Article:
931 F.2d 1216
UNITED STATES of America, Plaintiff-Appellee,
Jesus Jose LOZOYA-MORALES and Frederico Borrego Sanchez,
Nos. 90-2380 and 90-2381.
United States Court of Appeals,
Argued Feb. 14, 1990.
Decided May 10, 1991.
Jeffrey Anderson, Asst. U.S. Atty., Office of the U.S. Atty., Madison, Wis., for plaintiff-appellee.
Alexander M. Salerno, Stevenson & Salerno, Palos Heights, Ill., Edmund P. Wanderling, Stickney, Ill., for defendants-appellants.
Before COFFEY and EASTERBROOK, Circuit Judges, and ESCHBACH, Senior Circuit Judge.
ESCHBACH, Senior Circuit Judge.
The appellants Jesus Morales ("Morales") and Frederico Sanchez ("Sanchez") appeal their convictions and sentences for distribution and conspiracy to distribute cocaine, see 21 U.S.C. Secs. 841(a)(1) and 846. We must decide whether sufficient evidence supports their convictions, and whether the District Court erred by increasing their offense category under Sec. 3C1.1 of the Federal Sentencing Guidelines ("Sentencing Guidelines") by two levels for willful obstruction of justice. We affirm the convictions and Morales' sentence. Because the jury's verdict does not conclusively establish the falsity of Sanchez's testimony and because the District Court made no independent finding that Sanchez had lied on the witness stand we vacate Sanchez's sentence and remand to Judge Crabb for resentencing.
This is a cocaine conspiracy case arising from an undercover government sting operation. With Morales and Sanchez, the indictment named a third co-conspirator, Darryl Stout ("Stout"). Stout is the person who actually made the deliveries of cocaine to undercover authorities. The indictment alleged one count of conspiracy and two counts of distribution against all of the defendants, and two additional counts of distribution against Stout and Morales. Stout cooperated with authorities, pleaded guilty to one count of distribution of cocaine, and testified against Morales and Sanchez at the trial below.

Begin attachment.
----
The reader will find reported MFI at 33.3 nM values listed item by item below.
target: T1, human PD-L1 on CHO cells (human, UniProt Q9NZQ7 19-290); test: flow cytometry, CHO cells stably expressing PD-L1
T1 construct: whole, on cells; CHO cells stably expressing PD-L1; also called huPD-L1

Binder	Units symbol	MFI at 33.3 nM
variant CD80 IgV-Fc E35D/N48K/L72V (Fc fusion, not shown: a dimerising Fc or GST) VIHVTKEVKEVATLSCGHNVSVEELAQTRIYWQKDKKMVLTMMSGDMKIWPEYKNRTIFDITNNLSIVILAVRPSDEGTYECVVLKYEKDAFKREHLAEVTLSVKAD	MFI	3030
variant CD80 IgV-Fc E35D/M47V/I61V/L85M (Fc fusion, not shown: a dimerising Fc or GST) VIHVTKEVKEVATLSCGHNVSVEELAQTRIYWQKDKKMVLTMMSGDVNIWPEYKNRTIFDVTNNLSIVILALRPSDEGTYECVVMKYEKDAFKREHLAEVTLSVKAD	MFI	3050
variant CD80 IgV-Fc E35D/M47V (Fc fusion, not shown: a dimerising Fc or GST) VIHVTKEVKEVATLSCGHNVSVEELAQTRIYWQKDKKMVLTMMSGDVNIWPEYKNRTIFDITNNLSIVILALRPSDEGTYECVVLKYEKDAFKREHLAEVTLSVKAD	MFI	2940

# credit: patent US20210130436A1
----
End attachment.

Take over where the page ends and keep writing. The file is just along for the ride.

Morales and Sanchez conceded at trial that if the jury believed Stout's testimony, a guilty verdict on all counts would necessarily follow. But the appellants challenged Stout's credibility, pointing out to the jury that much of his testimony was uncorroborated by government surveillance officers. The jury apparently did not believe everything to which Stout had testified because it acquitted both Morales and Sanchez of one count each of distribution. However, the jury did not entirely reject Stout's testimony because it convicted the appellants on the remaining counts.
Both Morales and Sanchez testified on their own behalf at trial. Morales denied his involvement in the alleged conspiracy. Sanchez denied that he had ever handed drugs to Stout for delivery to the undercover officers. The District Court explicitly found that Morales had lied during his testimony and increased his offense category under the Sentencing Guidelines by two levels for willful obstruction of justice. See Sec. 3C1.1.1 The District Court also adjusted Sanchez's sentence under Sec. 3C1.1, but made no specific finding that Sanchez had lied in his trial testimony. Rather, the record indicates that Sanchez's adjustment was based on the jury's guilty verdict. Both Morales and Sanchez have appealed their convictions as unsupported by sufficient evidence and their sentences as being improperly adjusted under Sec. 3C1.1.
Sufficiency of the Evidence.